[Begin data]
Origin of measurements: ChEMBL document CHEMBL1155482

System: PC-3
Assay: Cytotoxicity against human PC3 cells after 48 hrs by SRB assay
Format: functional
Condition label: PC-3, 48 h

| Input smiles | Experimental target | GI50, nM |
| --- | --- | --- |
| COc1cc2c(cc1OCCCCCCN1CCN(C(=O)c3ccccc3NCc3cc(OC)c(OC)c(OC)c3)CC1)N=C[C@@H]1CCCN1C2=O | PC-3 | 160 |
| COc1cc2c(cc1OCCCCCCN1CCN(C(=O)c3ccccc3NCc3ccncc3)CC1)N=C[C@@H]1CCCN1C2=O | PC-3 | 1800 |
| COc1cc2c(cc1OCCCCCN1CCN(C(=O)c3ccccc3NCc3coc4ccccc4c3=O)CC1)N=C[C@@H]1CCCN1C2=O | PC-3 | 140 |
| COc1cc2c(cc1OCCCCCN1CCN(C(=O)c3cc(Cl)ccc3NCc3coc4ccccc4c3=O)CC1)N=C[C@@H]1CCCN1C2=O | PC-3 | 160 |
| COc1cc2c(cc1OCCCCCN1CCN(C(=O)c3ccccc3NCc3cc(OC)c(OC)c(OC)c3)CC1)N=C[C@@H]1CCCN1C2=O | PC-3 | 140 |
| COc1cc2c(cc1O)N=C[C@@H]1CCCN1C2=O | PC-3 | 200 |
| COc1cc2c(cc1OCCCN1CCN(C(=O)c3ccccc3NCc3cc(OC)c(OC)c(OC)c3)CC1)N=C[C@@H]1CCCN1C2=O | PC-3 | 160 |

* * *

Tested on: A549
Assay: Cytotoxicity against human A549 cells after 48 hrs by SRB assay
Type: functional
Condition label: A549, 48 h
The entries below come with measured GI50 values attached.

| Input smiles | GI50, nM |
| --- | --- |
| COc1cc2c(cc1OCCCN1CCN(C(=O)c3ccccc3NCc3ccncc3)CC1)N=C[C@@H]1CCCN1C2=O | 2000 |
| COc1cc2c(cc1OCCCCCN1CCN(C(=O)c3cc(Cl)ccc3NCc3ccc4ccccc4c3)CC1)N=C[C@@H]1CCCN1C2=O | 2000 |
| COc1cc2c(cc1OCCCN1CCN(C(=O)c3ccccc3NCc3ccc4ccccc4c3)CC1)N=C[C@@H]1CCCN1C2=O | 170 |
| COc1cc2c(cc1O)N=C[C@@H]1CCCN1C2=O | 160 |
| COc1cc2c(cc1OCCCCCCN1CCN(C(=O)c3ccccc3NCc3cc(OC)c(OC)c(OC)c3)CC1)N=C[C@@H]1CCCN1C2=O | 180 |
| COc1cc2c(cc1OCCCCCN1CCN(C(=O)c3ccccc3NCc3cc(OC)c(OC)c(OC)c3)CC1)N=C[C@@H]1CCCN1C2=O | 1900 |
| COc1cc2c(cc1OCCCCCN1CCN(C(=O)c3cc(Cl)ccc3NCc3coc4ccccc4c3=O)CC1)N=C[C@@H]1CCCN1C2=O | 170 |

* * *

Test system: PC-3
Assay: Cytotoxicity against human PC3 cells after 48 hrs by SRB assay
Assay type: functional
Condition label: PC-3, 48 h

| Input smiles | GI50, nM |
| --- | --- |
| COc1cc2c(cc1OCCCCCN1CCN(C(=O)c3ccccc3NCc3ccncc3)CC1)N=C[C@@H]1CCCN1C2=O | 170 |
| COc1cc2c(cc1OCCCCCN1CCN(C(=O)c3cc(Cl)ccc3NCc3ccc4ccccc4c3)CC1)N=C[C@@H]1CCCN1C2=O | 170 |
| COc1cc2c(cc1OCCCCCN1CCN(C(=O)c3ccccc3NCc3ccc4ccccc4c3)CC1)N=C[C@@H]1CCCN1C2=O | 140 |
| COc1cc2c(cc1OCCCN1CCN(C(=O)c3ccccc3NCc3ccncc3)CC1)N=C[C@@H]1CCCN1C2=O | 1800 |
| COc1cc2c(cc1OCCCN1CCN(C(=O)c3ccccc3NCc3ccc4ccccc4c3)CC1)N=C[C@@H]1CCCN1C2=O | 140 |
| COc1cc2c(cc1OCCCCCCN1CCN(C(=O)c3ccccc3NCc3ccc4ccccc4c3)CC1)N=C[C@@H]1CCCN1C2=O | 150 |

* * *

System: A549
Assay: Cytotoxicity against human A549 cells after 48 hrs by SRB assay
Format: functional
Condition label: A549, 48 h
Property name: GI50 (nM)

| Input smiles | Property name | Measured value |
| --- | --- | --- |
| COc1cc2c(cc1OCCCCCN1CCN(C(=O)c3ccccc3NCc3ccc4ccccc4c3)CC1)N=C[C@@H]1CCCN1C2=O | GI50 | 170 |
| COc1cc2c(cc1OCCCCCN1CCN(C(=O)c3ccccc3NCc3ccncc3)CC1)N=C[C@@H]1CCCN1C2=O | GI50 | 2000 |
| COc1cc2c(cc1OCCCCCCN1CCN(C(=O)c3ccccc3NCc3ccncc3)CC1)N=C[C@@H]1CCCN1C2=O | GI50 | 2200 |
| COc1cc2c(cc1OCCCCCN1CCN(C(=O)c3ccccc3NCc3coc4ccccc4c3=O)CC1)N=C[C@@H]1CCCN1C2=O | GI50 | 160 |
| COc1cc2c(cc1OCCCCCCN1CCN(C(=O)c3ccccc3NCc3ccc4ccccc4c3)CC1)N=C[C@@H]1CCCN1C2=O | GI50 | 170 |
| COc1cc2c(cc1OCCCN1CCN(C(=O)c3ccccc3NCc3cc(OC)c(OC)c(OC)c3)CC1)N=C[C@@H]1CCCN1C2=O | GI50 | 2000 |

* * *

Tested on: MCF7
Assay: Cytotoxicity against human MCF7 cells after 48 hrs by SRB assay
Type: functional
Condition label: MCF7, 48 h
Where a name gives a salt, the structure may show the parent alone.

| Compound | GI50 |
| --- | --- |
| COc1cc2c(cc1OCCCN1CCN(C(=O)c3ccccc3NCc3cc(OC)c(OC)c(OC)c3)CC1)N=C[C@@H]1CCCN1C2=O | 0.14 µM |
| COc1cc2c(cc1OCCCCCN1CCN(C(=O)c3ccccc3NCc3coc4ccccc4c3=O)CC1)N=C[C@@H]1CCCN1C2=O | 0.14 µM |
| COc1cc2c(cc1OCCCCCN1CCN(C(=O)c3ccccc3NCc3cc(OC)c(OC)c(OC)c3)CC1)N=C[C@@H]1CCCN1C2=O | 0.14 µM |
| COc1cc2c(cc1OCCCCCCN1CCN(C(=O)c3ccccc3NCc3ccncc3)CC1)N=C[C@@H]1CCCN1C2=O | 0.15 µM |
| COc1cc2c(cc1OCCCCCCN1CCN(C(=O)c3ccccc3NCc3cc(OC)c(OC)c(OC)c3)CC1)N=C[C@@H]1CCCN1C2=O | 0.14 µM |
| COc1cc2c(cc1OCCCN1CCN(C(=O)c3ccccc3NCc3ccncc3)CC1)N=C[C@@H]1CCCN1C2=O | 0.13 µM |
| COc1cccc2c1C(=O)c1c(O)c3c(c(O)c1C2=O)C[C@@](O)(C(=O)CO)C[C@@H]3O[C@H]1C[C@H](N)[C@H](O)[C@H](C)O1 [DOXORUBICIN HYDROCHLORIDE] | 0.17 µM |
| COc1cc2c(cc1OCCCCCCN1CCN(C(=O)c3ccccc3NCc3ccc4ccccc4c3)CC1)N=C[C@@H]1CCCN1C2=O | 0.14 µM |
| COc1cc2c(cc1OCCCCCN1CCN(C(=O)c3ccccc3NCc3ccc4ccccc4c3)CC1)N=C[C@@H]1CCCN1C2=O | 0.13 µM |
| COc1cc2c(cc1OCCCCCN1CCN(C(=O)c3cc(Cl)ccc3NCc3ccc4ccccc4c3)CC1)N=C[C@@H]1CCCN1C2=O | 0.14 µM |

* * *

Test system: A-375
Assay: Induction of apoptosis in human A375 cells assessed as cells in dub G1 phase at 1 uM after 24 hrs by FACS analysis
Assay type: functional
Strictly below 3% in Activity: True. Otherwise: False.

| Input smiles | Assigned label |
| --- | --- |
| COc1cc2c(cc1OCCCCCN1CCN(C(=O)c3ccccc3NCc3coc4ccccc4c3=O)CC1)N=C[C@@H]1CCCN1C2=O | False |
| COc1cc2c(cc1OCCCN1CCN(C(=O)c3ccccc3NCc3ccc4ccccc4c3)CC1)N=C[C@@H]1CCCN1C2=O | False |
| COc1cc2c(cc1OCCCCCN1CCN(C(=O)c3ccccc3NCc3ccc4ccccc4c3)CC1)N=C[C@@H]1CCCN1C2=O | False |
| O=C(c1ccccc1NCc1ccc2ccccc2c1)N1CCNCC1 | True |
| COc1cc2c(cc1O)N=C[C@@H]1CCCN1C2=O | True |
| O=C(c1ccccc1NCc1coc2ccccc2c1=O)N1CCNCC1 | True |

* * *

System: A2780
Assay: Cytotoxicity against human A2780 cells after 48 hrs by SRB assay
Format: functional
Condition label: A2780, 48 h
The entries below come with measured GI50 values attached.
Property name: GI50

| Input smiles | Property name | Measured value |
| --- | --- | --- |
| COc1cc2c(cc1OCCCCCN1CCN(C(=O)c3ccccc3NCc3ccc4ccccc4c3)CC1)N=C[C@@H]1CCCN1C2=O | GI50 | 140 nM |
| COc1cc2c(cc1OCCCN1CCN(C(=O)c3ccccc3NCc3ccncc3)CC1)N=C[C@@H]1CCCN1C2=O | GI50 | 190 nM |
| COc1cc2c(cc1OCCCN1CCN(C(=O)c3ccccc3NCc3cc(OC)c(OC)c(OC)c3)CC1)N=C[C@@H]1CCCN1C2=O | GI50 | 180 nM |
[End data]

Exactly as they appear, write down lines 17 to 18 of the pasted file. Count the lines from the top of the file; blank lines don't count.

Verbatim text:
Assay: Cytotoxicity against human A549 cells after 48 hrs by SRB assay
Type: functional